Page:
Orlando shooting leads to support in Ypsilanti

On June 12 49 people were killed, and at least 53 more were recorded injured in one of America’s deadliest mass shootings. The shooting took place in a LGBTQ nightclub called Pulse early Sunday morning leaving the world to mourn. But before the gloom could set in the world stood to support the community having currently raised over 3.5 million dollars from various organizations, and individuals. Vigils have been put together around the world to show love and support, and Daniel Freeman continued that support in the city of Ypsilanti, Michigan.

Just two days after the shooting Ypsilanti resident Daniel Freeman put together a vigil that took place downtown at the Ypsilanti Public Library. Freeman only expected 20 of his friends to show up, but over 200 people came to share messages of love and support.  

The audience participated in a moment of silence, and lit candles to mourn and acknowledge both the living and the loss of life. They also wrote messages in chalk of love, hope, and resilience to pay their respect.

Shalisa Goodman was one of the allies present, and she was born and raised in Orlando. Goodman has only lived in Ypsilanti for 2 years and still has a strong connection to Orlando. Two of her friends were directly affected by the shooting.

“The only thing we can do is spread love and rally together. We need to recognize each other every day not just in tragedy, and love each other every day,” said Goodman.

There is controversy surrounding this tragedy to determine whether the shooting should be labeled terrorism or labeled a hate crime because of the shooters background and affiliation, but no determining facts have been reported. A hate crime is motivated by racial, sexual or other prejudice, and terrorism is motivated by political gain.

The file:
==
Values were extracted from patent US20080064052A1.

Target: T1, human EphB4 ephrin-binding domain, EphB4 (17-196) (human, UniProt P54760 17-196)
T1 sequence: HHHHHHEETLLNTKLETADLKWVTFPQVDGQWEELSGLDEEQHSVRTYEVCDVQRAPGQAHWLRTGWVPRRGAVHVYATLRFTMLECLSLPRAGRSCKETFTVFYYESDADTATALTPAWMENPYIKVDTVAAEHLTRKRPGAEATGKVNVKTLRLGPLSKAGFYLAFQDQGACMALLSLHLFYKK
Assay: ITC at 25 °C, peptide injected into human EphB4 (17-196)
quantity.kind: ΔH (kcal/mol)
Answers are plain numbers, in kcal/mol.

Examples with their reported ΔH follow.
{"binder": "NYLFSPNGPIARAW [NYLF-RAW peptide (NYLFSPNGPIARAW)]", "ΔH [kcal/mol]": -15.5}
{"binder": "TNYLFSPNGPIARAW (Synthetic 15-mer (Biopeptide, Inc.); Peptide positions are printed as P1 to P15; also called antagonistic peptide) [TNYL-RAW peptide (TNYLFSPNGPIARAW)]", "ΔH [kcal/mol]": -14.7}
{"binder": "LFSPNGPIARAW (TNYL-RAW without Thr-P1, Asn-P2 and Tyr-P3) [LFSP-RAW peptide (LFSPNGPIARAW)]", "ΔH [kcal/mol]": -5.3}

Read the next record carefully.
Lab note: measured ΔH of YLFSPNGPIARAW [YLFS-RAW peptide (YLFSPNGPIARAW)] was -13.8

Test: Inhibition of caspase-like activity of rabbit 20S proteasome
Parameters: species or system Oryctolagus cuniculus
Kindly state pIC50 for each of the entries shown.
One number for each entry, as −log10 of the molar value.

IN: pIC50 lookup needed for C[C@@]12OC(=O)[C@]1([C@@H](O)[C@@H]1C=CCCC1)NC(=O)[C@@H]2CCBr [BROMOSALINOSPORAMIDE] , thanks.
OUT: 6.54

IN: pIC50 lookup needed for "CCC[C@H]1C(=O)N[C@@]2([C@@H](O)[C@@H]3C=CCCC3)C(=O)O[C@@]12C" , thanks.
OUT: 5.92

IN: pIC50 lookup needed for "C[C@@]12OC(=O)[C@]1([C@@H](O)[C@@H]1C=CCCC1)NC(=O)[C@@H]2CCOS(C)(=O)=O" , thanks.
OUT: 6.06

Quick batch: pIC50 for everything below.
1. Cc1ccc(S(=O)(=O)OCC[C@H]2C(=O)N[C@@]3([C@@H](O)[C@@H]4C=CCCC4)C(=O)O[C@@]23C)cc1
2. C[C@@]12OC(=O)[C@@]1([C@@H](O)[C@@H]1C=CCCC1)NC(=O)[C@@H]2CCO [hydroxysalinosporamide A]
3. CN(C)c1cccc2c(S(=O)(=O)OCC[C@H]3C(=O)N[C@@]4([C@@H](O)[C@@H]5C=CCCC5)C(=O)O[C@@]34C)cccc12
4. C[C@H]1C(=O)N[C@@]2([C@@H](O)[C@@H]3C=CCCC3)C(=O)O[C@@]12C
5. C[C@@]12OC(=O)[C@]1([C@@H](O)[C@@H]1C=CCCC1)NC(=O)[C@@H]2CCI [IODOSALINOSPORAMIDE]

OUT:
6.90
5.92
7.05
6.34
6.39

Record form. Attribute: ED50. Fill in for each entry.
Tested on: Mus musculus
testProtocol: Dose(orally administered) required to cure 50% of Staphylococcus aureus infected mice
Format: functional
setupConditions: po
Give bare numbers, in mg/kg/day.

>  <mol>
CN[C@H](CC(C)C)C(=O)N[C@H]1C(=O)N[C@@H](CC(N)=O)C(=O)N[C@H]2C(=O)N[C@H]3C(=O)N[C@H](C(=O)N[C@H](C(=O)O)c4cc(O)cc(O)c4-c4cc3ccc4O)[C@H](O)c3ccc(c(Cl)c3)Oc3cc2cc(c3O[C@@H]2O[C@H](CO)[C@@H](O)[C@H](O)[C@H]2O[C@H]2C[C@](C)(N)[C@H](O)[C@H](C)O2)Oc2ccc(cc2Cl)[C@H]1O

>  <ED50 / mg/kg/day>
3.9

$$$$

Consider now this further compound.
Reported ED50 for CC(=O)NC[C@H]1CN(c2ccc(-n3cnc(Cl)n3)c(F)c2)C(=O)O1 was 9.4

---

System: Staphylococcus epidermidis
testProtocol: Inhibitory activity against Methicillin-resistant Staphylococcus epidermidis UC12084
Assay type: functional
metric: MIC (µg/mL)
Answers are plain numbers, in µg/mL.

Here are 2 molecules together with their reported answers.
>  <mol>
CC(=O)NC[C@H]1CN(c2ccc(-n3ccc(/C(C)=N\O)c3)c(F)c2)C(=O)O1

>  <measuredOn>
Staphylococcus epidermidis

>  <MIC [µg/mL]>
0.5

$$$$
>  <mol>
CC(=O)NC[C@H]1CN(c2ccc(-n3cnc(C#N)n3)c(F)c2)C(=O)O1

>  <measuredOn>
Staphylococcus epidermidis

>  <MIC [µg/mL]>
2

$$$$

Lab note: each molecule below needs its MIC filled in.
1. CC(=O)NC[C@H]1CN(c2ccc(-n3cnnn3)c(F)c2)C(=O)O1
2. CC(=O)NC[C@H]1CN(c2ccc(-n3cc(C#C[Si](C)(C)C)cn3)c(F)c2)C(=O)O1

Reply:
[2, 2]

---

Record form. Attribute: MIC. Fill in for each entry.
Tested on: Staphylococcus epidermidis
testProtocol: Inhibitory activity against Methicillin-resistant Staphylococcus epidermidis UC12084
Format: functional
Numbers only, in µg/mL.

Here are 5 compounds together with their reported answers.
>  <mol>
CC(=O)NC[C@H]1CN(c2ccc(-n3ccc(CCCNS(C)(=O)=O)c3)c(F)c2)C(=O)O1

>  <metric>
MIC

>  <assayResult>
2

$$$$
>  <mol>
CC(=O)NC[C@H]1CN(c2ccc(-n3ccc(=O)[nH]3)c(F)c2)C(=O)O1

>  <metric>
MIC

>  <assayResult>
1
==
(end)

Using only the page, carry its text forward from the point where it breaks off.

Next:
“I feel it is a hate crime but everything is still unfolding so it’s hard to label it anything but a horrific mass murder,” said Freeman.

EMU student body president, Tanasia Morton, and vice president, Josh Starr came to the vigil to support, and left us with, “people should do whatever they can because attacks like this always hit home, and also educate yourself and vote because there is a need for policy change.”

The attendees of the ceremony were people from all walks of life a representation of all the different people affected by the shooting. Speakers at the vigil consisted of Lisa Cardenas a contender for Michigan’s 54th district state representative, Sam Jones Darling a member of EMU government and LGBTQ activist, also a 12-year-old girl that brought the audience to tears, and many more speakers that showed love and support.

“This is more than just a LGBTQ issue it is a human rights issue, so we have to bring the world together,” said Freeman.

There will also be a vigil held Wednesday June 15 at St. Luke’s church in Ypsilanti at 7:30 pm.


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